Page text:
HELENA, Mont. (AP) — A Montana bill to deny gender-affirming medical care to young transgender residents passed a final vote in the state Senate on Wednesday, which sends the measure to Republican Gov. Greg Gianforte for his consideration.
Lambda Legal, the American Civil Liberties Union and the ACLU of Montana have said they will take legal action if the bill becomes law.
Gov. Gianforte “will carefully consider bills in their final form as they arrive to his desk,” spokesperson Kaitlin Price said when asked if Gianforte had decided how he would act on the bill.
At least nine states have enacted similar bans, with those in Alabama and Arkansas blocked by the courts. Other states have considered or are considering such bans.
“Montana lawmakers seem hellbent on joining the growing roster of states determined to jeopardize the health and lives of transgender youth, in direct opposition to the overwhelming body of scientific and medical evidence supporting this care as appropriate and necessary," Lambda Legal and the ACLU organizations said in a statement last week.
The Senate voted 32-17 on party lines Wednesday to approve amendments made in the House — the body's final action on the bill that seeks to ban the use of puberty blockers, cross-sex hormones and surgery to treat minors diagnosed with gender dysphoria. The diagnosis requires an insistent, persistent and consistent declaration by someone that they are different from their sex assigned at birth.
The treatments — including puberty blockers and breast reduction surgery — would still be allowed for young cisgender people.
“I reflect a lot on the way that parents of kids who are not trans have the ability to access exactly this healthcare for their kids," Democratic Rep. SJ Howell said last week before the House Judiciary Committee passed the bill on a party-line vote. If people think the treatment is abuse, the state's health department has an agency to investigate child abuse, they said.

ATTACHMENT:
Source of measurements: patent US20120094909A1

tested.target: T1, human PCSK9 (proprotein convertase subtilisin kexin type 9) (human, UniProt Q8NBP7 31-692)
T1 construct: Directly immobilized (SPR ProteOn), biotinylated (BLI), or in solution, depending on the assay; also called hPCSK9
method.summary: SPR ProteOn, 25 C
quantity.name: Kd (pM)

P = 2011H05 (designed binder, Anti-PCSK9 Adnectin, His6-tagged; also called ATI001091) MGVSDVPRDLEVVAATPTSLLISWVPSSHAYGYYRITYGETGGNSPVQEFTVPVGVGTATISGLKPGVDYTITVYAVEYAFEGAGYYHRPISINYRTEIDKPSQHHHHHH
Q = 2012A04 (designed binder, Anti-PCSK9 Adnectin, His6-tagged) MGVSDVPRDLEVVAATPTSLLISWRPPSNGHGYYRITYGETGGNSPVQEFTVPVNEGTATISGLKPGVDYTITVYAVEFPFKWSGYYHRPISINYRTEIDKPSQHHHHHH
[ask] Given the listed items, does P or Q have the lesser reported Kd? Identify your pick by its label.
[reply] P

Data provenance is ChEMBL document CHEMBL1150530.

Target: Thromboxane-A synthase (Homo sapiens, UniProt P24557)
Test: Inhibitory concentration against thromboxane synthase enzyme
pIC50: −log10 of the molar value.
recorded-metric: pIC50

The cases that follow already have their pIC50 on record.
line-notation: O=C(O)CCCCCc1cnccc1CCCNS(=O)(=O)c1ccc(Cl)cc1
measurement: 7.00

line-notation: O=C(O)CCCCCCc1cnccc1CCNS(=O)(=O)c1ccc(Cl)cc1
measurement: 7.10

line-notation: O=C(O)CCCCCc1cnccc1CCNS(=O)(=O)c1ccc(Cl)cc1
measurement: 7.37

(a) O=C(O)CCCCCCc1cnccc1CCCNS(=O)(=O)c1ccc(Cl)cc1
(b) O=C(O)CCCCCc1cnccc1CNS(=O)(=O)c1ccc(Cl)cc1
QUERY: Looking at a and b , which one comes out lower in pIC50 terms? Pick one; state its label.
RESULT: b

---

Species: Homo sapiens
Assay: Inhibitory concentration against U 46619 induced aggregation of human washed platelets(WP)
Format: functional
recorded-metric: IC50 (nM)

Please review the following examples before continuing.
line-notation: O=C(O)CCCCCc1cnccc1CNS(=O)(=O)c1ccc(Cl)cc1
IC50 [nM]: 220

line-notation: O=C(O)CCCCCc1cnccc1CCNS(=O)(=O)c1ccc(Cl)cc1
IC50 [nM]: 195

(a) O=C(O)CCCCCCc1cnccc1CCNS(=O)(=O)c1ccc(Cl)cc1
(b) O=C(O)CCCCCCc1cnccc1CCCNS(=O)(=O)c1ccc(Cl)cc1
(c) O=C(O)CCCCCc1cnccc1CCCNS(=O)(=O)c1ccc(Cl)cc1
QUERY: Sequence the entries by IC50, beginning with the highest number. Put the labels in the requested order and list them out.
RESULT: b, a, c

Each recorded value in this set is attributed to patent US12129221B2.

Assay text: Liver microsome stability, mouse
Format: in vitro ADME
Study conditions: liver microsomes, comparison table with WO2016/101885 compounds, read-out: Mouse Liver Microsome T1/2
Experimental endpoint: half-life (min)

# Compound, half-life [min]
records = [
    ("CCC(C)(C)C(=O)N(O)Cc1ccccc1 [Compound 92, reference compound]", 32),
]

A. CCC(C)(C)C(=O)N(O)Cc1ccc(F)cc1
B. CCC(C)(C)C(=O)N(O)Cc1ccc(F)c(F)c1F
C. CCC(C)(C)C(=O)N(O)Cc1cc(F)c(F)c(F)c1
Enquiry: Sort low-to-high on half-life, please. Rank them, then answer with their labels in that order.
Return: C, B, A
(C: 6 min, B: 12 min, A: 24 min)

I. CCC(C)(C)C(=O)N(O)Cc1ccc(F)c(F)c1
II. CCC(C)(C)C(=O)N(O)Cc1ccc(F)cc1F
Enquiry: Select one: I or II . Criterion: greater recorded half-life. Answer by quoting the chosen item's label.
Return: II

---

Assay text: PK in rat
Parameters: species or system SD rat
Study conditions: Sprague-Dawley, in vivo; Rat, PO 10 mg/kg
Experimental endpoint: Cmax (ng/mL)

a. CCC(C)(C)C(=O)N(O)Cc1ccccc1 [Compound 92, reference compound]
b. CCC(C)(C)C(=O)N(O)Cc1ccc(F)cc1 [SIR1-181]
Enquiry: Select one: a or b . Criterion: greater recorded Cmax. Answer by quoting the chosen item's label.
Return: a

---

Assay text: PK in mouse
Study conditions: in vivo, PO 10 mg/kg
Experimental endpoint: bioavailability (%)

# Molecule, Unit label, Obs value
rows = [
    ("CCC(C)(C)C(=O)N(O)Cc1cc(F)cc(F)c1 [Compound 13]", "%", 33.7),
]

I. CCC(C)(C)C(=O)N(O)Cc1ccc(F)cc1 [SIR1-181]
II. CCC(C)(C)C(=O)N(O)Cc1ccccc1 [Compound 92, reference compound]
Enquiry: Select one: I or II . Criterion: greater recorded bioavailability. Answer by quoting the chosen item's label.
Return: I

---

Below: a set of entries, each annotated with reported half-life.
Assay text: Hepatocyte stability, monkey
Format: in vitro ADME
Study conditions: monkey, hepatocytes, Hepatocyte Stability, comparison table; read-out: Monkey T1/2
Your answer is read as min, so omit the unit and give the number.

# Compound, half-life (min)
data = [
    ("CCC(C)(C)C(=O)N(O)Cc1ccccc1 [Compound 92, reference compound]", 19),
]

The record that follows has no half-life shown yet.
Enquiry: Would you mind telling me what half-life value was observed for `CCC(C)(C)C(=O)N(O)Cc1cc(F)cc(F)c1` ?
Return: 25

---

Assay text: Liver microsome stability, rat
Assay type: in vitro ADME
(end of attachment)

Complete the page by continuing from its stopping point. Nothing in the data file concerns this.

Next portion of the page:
“It's not protecting kids, and I think that it is discriminatory to its core," said Howell, who is transgender and nonbinary.
Bill sponsor Republican Sen. John Fuller and other supporters have said the law is needed to protect children from any pressure to receive “harmful, experimental puberty blockers and cross-sex hormones” or to “undergo irreversible, life-altering procedures," before they become adults.
Families, transgender minors and physicians — during hourslong and sometimes emotional committee hearings — said the bill would ban evidence-based care that can save lives for those who have anxiety and depression because their biological sex does not match their gender identity.
The bill also prohibits Montana's Medicaid program from paying for the medication or surgical procedures for transgender minors.
Montana’s Medicaid program began covering medication treatment for gender dysphoria for minors in 2015, the state health department said in January, and had spent nearly $1.4 million — an average of $173,000 a year.
Under the bill, health care providers who prescribe puberty blockers, hormones or surgery to transgender minors would have engaged in unprofessional conduct and be subject to discipline including a mandatory one-year suspension of their medical license.
If the bill becomes law, it would take effect Oct. 1, ending current treatment for transgender minors.
The House amended a section of the bill that would have given transgender people who later regretted their treatment up to a 25-year window to sue their physicians for damages. That timeframe was reduced to four years. Physicians would not be allowed to carry liability insurance coverage to pay for such damages under the bill.